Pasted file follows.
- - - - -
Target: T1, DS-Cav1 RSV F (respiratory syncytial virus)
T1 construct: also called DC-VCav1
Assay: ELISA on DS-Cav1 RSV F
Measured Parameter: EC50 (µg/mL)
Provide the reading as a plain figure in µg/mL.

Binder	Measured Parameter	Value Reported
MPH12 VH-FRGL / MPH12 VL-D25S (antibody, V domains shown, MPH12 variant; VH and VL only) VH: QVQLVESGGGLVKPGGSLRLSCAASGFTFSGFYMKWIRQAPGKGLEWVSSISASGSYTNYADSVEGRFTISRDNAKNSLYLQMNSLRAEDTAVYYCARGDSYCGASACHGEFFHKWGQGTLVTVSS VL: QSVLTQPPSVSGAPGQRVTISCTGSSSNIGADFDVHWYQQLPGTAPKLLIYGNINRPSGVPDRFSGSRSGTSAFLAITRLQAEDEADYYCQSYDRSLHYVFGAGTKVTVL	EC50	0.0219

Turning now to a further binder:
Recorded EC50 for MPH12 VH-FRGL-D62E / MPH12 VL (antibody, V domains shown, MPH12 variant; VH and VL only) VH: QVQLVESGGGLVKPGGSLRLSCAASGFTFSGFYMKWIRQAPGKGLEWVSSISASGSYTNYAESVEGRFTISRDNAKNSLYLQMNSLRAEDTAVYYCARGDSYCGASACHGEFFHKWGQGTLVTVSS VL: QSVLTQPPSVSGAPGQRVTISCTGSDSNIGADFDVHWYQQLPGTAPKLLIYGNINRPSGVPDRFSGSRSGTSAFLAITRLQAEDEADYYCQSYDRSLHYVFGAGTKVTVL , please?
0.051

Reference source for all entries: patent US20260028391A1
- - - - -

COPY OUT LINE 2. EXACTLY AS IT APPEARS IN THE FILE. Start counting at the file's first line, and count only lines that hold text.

T1 construct: also called DC-VCav1